Tom Pawlesh Reports:
The Mid-Atlantic Air Museum‘s 23rd Annual World War II Weekend and “Gathering of Warbirds” is one of the largest events of its type in the world. The 2013 event held last weekend in Reading, Pennsylvania hosted over 1800 reenactors, 80 aircraft and more than 200 military vehicles. The weather on arrival or “A-Day” as they call it, had low ceilings and heavy rain. Saturday started out cloudy but, thankfully dry. The sun came out around noon and the the weather was perfect the rest of the weekend.
The WWII Weekend is a celebration of the “Greatest Generation” and the 1940’s. I have an emotional attachment to these men and women because my father was a tail gunner on the B-17, “Heaven Can Wait.” His crew was shot down on their seventh mission and my father spent the remainder of the war in Stalag 17. I grew up listening to my father and his war buddies talk about WWII and our family vacations centered around POW, 8th Air Force and Heaven Can Wait reunions. I was fortunate to spend so much time in the company of these men who did not even realize they were heroes. There will never be another generation like them.
The WWII Weekend is more than just an air show. I watched as the young reenactors prepared to recreate the flag raising on Mount Suribachi during the battle for Iwo Jima. A US Navy Jeep pulled up near us with an unassuming elderly gentleman in the passenger seat. When the reenactors saw him they all ran over, they stood in line and shook his hand and thanked him. The elderly man was 95 year old Mahlon Fink, a survivor of Iwo Jima. This moment more than any other part of the weekend defines what it is all about for me, paying our respects to the last of the “Greatest Generation.”
There was so much to see at the WWII Weekend that one day was really not enough. There was a large flea market with over 120 vendors selling everything WWII and 1940’s, from military uniforms and clothing to suitcases, jewelry, weapons and toys. The musty smell can bring back a flood of memories of exploring grandma’s attic. There was a 1940’s fashion show, a radio show and a stage show that featured tribute acts with Abbott and Costello, the Manhattan Dolls, Frank Sings Frank Sinatra and other pop culture icons of the 40s. WWII veterans are in the hangar to meet and greet and sign autographs and books. On Saturday evening, we attended a Catholic Mass on the hood of a Jeep as P-51’s, B-25’s and B-17’s taxied behind the priest. At 7PM, the hangar dance began with the big band sounds of Glenn Miller. If you think it was filled with older folks, think again, I was surprised by the number of 20 and 30-somethings dressed in period clothing, swing-dancing.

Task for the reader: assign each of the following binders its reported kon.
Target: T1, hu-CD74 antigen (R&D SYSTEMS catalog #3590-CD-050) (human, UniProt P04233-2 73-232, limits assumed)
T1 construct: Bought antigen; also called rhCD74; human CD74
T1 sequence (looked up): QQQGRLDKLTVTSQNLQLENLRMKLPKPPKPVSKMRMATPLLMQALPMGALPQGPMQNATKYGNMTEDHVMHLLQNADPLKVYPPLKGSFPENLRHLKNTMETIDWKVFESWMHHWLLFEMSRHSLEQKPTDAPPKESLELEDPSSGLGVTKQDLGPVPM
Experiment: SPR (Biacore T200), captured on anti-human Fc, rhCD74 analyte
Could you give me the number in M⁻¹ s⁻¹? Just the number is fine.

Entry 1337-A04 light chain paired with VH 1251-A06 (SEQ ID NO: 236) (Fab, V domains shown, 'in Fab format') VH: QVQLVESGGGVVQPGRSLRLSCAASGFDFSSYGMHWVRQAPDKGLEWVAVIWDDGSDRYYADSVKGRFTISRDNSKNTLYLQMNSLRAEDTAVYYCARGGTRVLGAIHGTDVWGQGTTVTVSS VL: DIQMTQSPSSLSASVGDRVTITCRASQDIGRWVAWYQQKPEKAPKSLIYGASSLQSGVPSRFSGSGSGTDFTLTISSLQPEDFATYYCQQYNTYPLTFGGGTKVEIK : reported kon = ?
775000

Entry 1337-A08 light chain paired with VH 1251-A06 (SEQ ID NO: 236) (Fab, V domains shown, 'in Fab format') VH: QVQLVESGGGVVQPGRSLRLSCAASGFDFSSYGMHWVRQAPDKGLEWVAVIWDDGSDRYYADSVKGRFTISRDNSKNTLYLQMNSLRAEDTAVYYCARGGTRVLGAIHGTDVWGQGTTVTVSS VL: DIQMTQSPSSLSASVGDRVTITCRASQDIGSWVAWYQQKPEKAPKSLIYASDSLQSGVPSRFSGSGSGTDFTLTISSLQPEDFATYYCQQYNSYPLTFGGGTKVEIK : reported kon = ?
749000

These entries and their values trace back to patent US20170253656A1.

For the aircraft junkies, there was plenty to see and fly in. I can’t think of anyplace in the world where you have a choice to fly in a Boeing B-29 Superfortress, B-17 Flying Fortress, B-25 Mitchell Bomber, B-24 Liberator, P-51 Mustang, SB2C Helldiver, SBD Dauntless, Stearman “Yellow Peril,” T-6 Texan or Vultee “Vibrator.” The B-29 Superfortress and Helldiver are the only flying examples in the world. These aircraft were kept busy from 9AM until sundown taking people on the ride of their life and providing photographers many opportunities to get that perfect image.
The airshow began with the L-Birds or liaison aircraft such as the Piper Cub, Stinson Sentinel and Aeronca Defender to name a few. The primary trainers and the advanced trainers were next with a seven ship formation of North American T-6 Texans. Transport aircraft made some impressive photo passes with the Curtiss C-46 Commando, Douglas C-47 Skytrain and Beech C45 Expeditor. The Battle of Iwo Jima had top cover from a Corsair, Helldiver, Dauntless and an Avenger while fighting off a Japanese Val replica. Aerobatics routines were flown in the Corsair, Mustang, Spitfire, Jungmeister, SNJ and Valiant.
The bombers rounded out the show with the B-25’s “Yankee Warrior,” “Panchito,” “Georgie’s Gal” and “Take Off Time,” with help from the B-17 “Yankee Lady.” The B-29 “Fifi,” put on an impressive show for such a big aircraft with high speed passes, gear down passes and impressive tight turns. Fifi provided some of the best photo passes of the day with low altitude, high bank turns across the show line, the noise from the camera shutters almost as loud as her radial engines.
The WWII Weekend is one of my favorite events of the summer and I am already looking forward to next years’ show.